Book releases: Hunger Games 2008, Catching Fire 2009, Mockingjay 2010 Movie releases: Hunger Games 2012, Catching Fire 2013, Mockingjay, part 1 in 2014 and Mockingjay part 2 in 2015 I wanted to sit down and figure out the math of it and I figure 7 years. Between books and movies, I have about 7 years of my life invested into The Hunger Games. I picked up the first book the year it was released in 2008. I had been on a kick where, after diving into the Twilight series (don't judge me, ok you can Book releases: Hunger Games 2008, Catching Fire 2009, Mockingjay 2010 Movie releases: Hunger Games 2012, Catching Fire 2013, Mockingjay, part 1 in 2014 and Mockingjay part 2 in 2015 I wanted to sit down and figure out the math of it and I figure 7 years. Between books and movies, I have about 7 years of my life invested into The Hunger Games. I picked up the first book the year it was released in 2008. I had been on a kick where, after diving into the Twilight series (don't judge me, ok you can judge a little) I was not quite sure how to transverse myself in this new world of YA I had recently discovered. So, I was following Stephanie Meyer (tree of trust here) on her blog and she would give recommendations of books she was currently reading. She basically gave Hunger Games a drop everything and read this, read this now shoutout. So, being the lemming I was, I did. And my life was never the same. These books really rekindled my love for reading and the anticipation of waiting a year between releases, I think, really trapped me in this new fangirl universe. Not since Harry Potter, which I first read as an adult-in my early twenties, had I been so enamored in a book world. My realities blurring in that fantastical way only true readers understand. I was hooked, so before each new release, I of course would reread all books out to date. Before Catching Fire's release in 2009, I reread Hunger. Then before Mockingjay's release in 2010, I reread Hunger and Catching Fire. Then of course, when the movies were released, the rereads again commenced. Well at least for movie 1, Hunger Games, release in 2012 and movie 2, Catching Fire release in 2013. That would be two more rereads of all three books. Seeing the pattern here? Now, I did not reread before the Mockinjay movie releases, part 1 in 2014 and tonight's release of Mockingjay part 2 in 2015. The reason behind this being some events in my life in 2014 to now that simply altered my...well, my everything. But that's another post for another time. So, if my math is correct, from 2008 to 2015, then 7 years. 7 years I have invested and I'm not sure what this says or means for me now, other than my evenings meanderings. And I share because I know my fellow bibliophiles have read this in its entirety and understand. So, happy reading. Who knows, maybe that next book you pick up might be the next 7 years of your life.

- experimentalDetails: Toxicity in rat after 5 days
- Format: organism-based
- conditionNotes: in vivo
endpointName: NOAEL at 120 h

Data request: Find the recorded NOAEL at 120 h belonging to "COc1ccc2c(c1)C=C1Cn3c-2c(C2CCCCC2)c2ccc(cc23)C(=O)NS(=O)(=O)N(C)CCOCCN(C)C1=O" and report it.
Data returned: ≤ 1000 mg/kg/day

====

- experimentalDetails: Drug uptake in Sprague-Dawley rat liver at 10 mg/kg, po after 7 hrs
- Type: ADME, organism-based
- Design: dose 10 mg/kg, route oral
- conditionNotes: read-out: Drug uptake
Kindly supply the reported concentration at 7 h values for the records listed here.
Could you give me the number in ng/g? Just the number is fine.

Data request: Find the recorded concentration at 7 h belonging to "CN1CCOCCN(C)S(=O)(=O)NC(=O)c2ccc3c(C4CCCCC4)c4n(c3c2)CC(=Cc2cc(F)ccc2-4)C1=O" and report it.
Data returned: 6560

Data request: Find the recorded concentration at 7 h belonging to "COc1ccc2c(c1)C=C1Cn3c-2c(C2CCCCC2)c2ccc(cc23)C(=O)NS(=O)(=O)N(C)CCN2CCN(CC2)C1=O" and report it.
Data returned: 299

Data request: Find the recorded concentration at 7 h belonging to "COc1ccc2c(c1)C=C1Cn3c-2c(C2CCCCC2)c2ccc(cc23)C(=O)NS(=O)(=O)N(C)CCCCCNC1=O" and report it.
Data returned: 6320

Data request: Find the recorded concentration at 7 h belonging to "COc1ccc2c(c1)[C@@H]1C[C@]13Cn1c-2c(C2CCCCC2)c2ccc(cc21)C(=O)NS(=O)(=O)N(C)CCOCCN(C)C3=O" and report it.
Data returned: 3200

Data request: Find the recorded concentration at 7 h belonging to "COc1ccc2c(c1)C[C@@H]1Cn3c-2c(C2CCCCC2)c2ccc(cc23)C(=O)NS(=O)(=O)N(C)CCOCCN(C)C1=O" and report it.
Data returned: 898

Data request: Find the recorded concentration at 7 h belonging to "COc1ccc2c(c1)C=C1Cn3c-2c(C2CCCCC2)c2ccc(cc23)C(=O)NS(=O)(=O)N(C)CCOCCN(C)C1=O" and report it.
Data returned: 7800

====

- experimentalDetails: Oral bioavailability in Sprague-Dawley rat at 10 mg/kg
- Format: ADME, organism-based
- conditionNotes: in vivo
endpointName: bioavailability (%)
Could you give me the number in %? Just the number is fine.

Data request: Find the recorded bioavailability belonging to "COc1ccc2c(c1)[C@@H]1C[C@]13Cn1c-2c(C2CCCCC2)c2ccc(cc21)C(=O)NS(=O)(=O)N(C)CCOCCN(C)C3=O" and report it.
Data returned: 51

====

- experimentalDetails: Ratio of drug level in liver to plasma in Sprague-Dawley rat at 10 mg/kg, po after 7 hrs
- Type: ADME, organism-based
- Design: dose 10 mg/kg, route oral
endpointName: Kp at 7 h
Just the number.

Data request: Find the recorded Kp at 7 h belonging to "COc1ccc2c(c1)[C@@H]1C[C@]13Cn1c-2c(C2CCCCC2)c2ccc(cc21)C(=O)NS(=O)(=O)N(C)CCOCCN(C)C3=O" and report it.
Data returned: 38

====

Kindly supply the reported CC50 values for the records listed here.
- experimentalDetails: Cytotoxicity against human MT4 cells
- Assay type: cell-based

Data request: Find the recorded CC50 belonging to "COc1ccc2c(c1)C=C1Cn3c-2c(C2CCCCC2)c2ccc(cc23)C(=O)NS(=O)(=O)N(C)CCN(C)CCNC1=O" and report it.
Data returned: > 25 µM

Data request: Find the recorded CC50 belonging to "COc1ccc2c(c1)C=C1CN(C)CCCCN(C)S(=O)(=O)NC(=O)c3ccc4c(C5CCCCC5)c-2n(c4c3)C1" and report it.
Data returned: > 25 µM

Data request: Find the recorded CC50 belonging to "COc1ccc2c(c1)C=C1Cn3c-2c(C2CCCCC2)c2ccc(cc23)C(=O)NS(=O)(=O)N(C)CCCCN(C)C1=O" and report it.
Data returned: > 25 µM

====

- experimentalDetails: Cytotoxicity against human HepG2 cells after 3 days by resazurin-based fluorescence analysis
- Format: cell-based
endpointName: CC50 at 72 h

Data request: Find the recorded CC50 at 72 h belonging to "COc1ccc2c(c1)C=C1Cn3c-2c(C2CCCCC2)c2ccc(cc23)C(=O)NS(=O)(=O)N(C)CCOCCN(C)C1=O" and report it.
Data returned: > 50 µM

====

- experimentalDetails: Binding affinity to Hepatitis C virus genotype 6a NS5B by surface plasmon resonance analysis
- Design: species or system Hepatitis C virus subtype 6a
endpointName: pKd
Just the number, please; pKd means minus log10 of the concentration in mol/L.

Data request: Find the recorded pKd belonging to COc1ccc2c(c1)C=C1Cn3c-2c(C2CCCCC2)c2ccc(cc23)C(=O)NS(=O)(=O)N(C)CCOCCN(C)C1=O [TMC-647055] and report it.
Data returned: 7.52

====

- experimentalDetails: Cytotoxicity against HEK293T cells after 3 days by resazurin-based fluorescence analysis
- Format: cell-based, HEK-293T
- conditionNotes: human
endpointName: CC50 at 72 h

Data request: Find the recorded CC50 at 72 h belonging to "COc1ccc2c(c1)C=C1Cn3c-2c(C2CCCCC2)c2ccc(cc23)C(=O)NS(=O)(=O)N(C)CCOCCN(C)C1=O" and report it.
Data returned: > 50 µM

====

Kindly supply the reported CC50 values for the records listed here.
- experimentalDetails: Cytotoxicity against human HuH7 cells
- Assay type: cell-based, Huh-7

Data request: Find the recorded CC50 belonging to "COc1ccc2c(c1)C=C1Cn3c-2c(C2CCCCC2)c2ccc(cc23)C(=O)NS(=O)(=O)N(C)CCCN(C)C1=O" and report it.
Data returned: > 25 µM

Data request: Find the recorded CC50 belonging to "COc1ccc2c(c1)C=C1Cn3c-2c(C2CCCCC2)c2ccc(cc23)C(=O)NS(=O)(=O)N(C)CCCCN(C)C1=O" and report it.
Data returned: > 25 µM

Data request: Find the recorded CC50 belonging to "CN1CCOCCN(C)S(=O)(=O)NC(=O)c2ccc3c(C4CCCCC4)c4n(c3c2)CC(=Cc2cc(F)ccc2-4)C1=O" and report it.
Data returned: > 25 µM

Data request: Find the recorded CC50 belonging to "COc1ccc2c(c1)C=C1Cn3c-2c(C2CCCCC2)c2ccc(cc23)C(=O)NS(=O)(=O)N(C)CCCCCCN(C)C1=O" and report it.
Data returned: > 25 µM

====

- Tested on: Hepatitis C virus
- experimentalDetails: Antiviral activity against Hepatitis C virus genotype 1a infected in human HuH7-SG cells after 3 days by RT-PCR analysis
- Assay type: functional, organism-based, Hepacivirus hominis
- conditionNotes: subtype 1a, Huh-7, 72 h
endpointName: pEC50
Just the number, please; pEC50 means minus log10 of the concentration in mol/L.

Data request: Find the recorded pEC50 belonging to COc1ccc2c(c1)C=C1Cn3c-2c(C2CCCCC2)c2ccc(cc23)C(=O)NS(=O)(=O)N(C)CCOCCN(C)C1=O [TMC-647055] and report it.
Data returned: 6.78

9. 4 out of 5